Thursday, July 29, 2010




Both Republicans and Democrats continually cloak their positions on immigration amnesty with declarations of morality: Republicans say it’s a crime to be in this country without proper documents, while Democrats maintain it would be inhumane to deny basic services to millions of persons who came to this country mostly to better their lot in life.

Both stances mask the political realities that come with immigration amnesty, no matter how arduous a path might be established for any current illegal immigrant to win permanent legal status in America.

The No. 1 reality at work here is what follows the final step in the citizenship ceremony that is the ultimate end of any amnesty program: As new citizens file out of the ceremony where they've sworn an oath of allegiance to the United States, they always pass a table where they can register to vote.

Before 1994, new citizens of Hispanic origin – most from Mexico, with many from Central America – regularly registered Democratic by margins of about 7-3. But the numbers changed dramatically after 1994, when passage of California’s Proposition 187 threatened to withdraw all public services from illegals. Since then, more than 85 percent of new citizens from Mexico and Central America have registered Democratic.

Many voters registering in the late 1990s were former illegals granted amnesty and a path to citizenship under a 1986 law written by former Wyoming Sen. Alan Simpson, a Republican, and signed by then-President Ronald Reagan, a Republican icon.

Since 1994, more than 3 million new Hispanic citizens have been sworn in just in California, the vast majority declaring themselves Democrats, even though Republicans were directly responsible for their legalization.

This is the single largest reason for California’s swing from a state where Republicans consistently won major offices like governor and U.S. senator to one no Republican presidential candidate has carried in 22 years. Muscleman movie star Arnold Schwarzenegger is the only GOP candidate to win a top-of-the-ticket race here in the 16 years since Pete Wilson won reelection as governor by backing Proposition 187 to the hilt and running his infamous “they keep coming” commercials that decried illegal immigration.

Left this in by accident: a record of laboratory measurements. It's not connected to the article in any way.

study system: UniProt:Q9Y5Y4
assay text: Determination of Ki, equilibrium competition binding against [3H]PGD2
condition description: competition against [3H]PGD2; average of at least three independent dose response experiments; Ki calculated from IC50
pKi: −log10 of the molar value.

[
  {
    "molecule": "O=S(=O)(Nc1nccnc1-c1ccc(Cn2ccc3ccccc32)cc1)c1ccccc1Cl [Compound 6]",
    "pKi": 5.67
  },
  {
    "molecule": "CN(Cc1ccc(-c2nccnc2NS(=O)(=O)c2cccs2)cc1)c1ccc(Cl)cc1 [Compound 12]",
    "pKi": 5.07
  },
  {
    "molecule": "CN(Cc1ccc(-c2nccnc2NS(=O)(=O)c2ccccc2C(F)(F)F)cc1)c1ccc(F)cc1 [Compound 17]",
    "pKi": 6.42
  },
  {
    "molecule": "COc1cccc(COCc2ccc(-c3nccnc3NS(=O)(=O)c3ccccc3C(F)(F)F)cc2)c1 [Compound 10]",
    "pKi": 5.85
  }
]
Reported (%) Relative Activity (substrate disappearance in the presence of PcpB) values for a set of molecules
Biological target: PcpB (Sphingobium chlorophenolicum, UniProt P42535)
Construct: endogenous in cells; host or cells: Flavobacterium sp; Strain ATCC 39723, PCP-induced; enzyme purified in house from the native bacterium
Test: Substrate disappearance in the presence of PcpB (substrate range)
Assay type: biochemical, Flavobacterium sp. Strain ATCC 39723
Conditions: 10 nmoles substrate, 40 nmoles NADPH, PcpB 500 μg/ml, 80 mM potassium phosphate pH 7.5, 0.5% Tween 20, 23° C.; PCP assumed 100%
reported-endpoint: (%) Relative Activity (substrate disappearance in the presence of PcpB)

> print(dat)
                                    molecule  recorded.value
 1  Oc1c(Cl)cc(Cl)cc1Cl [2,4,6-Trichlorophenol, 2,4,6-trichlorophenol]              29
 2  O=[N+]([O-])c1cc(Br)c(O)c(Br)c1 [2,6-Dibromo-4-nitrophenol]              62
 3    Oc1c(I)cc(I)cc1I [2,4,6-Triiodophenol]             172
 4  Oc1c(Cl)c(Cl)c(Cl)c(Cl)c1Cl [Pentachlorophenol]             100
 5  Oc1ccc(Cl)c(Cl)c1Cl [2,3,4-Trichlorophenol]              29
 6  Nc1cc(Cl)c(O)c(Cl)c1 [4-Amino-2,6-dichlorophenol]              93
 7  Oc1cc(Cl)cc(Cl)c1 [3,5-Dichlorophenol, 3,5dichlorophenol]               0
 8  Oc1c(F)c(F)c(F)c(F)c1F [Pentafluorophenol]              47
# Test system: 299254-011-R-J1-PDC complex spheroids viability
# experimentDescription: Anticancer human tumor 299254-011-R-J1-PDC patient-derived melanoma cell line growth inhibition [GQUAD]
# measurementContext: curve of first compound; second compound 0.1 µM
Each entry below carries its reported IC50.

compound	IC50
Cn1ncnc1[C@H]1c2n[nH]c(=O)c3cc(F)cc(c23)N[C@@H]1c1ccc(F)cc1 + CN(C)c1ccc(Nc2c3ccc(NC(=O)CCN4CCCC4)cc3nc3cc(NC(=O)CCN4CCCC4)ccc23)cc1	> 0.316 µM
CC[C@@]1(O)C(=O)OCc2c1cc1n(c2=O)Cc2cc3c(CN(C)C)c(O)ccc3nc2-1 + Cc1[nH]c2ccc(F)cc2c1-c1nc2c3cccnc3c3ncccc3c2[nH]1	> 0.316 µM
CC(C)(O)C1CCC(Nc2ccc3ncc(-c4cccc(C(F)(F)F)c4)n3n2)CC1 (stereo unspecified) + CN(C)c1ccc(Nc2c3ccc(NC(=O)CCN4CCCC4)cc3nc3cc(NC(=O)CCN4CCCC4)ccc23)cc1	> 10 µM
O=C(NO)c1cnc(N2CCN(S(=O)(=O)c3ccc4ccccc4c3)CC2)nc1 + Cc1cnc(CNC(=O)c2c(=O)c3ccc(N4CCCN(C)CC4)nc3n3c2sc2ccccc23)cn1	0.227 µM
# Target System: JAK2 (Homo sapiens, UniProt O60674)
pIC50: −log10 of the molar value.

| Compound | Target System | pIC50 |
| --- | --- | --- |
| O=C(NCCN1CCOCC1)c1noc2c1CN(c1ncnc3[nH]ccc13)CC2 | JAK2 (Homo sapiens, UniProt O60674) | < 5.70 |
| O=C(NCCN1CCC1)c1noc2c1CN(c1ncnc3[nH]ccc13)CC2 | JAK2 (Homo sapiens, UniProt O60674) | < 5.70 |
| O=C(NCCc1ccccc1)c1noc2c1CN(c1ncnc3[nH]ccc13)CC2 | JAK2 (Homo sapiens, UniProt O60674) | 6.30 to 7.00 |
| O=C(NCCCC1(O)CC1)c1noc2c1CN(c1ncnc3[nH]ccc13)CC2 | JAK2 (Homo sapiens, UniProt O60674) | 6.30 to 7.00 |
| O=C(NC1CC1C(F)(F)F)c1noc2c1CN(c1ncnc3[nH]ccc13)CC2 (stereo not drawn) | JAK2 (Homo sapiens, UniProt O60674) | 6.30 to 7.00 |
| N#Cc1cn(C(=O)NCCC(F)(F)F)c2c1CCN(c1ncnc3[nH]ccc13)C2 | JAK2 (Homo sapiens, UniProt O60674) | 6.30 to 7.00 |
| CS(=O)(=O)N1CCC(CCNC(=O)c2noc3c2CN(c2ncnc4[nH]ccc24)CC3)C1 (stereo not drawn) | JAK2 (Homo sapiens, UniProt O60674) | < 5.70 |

So it’s no wonder Democrats want further amnesties and Republicans won’t hear of them. It’s no wonder Republican state legislators passed Arizona’s anti-illegal immigrant law while almost every Democrat who could voted against it.

If there’s one California area where the impact of Hispanic voters is most telling, it just might be San Bernardino County, a longtime bellwether that voted for the presidential candidate who won the national popular vote in every election from 1948 through the end of the 20th Century.

While less than 8 percent of San Bernardino County residents were foreign born 30 years ago, the figure had climbed to 18 percent in 2008. Reagan took 60 percent of the county’s 1980 vote, but fellow Republican John McCain polled only 46 percent two years ago.

That’s a change not at all unique to one county. In a state where only 8.5 million persons voted in 1994, the figure was over 10 million in 2008, an increase of 1.5 million or almost 18 percent – most of them Hispanics. It’s pretty easy to see that when you add so many voters and between 65 percent and 75 percent of them consistently vote as a bloc for one party, that party – the Democrats – will get a major advantage.

For Republicans, this is a vicious cycle. They campaign heavily against immigration amnesty, but every poll of Hispanic voters indicates that issue is their top priority. Yet, it would be oxymoronic to expect any Republican to favor amnesty in light of what amnesty has done to the party. That’s why the primary election season saw so much hard-line “no amnesty” talk from gubernatorial nominee Meg Whitman and her springtime challenger Steve Poizner. It also explains why Whitman flip-flopped almost immediately after the primary and began promoting herself as much softer on illegal immigration than she was in the spring.

Democrats, meanwhile, often say they favor amnesty, while doing little about it. But they almost never take the same hard-line stance against illegal immigrants as Republicans. So they’re not precisely pleasing their new Hispanic adherents, but they’re not alienating them, either. If they ever do produce a new amnesty, chances are it would provide another long-term boost for their party.

All of which means there will be no position changes soon for either major party. And that in turn makes it unlikely there will be any real change soon on the immigration front.

Email Thomas Elias at His book, "The Burzynski Breakthrough," is now available in a soft cover fourth edition. For more Elias columns, visit